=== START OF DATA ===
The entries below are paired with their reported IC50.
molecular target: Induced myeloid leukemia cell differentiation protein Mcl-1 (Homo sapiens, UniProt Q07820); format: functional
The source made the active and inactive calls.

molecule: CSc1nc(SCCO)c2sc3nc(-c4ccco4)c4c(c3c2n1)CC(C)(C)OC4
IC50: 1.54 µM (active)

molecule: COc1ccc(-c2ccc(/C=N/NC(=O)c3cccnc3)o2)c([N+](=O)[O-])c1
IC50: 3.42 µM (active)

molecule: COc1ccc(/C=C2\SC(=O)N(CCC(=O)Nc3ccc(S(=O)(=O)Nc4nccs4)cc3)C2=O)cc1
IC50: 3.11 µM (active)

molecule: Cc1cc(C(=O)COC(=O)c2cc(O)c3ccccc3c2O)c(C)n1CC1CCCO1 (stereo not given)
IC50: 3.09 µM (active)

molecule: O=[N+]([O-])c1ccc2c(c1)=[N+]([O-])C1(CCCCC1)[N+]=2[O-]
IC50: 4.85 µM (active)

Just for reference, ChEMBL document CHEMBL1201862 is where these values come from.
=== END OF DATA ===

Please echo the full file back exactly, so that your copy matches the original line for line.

The entries below are paired with their reported IC50.
molecular target: Induced myeloid leukemia cell differentiation protein Mcl-1 (Homo sapiens, UniProt Q07820); format: functional
The source made the active and inactive calls.

molecule: CSc1nc(SCCO)c2sc3nc(-c4ccco4)c4c(c3c2n1)CC(C)(C)OC4
IC50: 1.54 µM (active)

molecule: COc1ccc(-c2ccc(/C=N/NC(=O)c3cccnc3)o2)c([N+](=O)[O-])c1
IC50: 3.42 µM (active)

molecule: COc1ccc(/C=C2\SC(=O)N(CCC(=O)Nc3ccc(S(=O)(=O)Nc4nccs4)cc3)C2=O)cc1
IC50: 3.11 µM (active)

molecule: Cc1cc(C(=O)COC(=O)c2cc(O)c3ccccc3c2O)c(C)n1CC1CCCO1 (stereo not given)
IC50: 3.09 µM (active)

molecule: O=[N+]([O-])c1ccc2c(c1)=[N+]([O-])C1(CCCCC1)[N+]=2[O-]
IC50: 4.85 µM (active)

Just for reference, ChEMBL document CHEMBL1201862 is where these values come from.